JC (0:02:21): Oh, it’s been quite a crash course. Turns out there’s a lot of moving parts to the job. And I was warned of this. I was given a heads-up that it would be this way. That said, it is obviously different to intellectually know, oh, there’s going to be a lot and a lot of different pools on your time, versus like actually living it. So at Maryland, I’d wake up on Monday and think, “Okay, what lectures do I have this week? What do I need to prepare? Are there any papers I need to review, et cetera?” And I could plan out the week pretty solidly. Here, there’s some of that. I have meetings that I know are going to happen, but there’s also a lot of like, “Oh, this thing has happened and we need to take care of it, or someone needs to solve this problem.”

So, an example of this actually that just came up very recently is the Haskell eXchange videos, or Skills Matter was the company, excuse me. And Haskell eXchange was an event they put on. And Skills Matter has ceased to exist now, but we still want those videos to exist. So they had all these great videos of people talking about cool ideas and Haskell-related tools and techniques, and we were given the opportunity to save those videos. But there was an urgency. Like they were going to be deleted this Wednesday. And so I have now – my entire day is now re-shifted to saving those videos because that’s a good use of my time, because that’s a useful thing for the community, right? But I couldn’t plan for that.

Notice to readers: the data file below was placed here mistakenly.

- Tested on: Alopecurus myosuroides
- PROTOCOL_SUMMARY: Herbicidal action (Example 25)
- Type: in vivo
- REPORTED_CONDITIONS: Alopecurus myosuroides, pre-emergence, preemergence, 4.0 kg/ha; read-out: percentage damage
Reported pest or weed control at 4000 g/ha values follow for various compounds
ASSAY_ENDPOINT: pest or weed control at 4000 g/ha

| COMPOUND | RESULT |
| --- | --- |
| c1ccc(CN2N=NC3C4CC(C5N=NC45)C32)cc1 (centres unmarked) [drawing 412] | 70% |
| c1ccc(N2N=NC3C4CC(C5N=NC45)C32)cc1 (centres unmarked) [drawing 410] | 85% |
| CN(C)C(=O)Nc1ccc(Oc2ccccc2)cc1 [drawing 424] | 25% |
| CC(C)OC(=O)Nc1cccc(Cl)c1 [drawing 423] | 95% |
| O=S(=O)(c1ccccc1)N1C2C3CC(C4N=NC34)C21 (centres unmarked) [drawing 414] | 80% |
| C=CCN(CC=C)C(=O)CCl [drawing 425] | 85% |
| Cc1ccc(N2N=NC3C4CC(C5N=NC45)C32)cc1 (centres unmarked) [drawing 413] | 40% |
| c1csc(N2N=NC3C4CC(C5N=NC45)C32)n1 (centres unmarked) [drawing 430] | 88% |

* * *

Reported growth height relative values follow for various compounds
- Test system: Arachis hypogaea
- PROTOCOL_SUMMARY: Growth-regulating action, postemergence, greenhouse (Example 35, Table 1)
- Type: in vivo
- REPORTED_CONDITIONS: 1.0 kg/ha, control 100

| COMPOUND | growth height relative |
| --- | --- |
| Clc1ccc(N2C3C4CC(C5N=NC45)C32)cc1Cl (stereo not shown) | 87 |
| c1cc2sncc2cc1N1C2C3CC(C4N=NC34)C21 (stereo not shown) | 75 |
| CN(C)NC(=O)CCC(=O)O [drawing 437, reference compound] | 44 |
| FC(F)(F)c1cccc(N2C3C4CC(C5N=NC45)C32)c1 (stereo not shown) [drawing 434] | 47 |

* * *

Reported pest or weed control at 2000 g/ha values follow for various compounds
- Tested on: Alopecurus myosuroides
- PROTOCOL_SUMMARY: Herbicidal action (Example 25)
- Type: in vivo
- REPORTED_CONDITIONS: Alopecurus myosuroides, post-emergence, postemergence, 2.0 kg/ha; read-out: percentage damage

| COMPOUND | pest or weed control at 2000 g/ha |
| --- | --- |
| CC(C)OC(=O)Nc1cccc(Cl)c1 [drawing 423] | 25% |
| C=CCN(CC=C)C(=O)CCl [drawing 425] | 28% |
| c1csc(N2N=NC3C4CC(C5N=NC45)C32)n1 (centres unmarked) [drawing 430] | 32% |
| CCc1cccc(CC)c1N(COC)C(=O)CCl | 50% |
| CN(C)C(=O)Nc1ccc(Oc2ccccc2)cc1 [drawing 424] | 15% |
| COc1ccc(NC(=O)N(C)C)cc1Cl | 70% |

WS (0:03:45): How much of the job is firefighting versus how much of the job is planned meetings versus strategic vision development kind of thing?

JC (0:03:56): Yeah, so I think at the beginning, it’s a little more on the firefighting side just because there’s things in flights that need to be completed. Things that I don’t know how to do yet. Silly things, like how do I approve an invoice? How do I transfer money to someone who needs a payment? And so I’m just like learning all that, and that’s a lot. But as I get the swing of things, I can already feel it’s shifting more towards the long-term, medium-term sort of stuff, which is good. If it was fully firefighting all the time, I don’t necessarily know it would be super value add to the Haskell community. But it’s this medium-term, longer-term stuff where the real value comes in. So I can already see and sense that shift happening for me.

Niki Vazou (0:04:39): When did you start the position?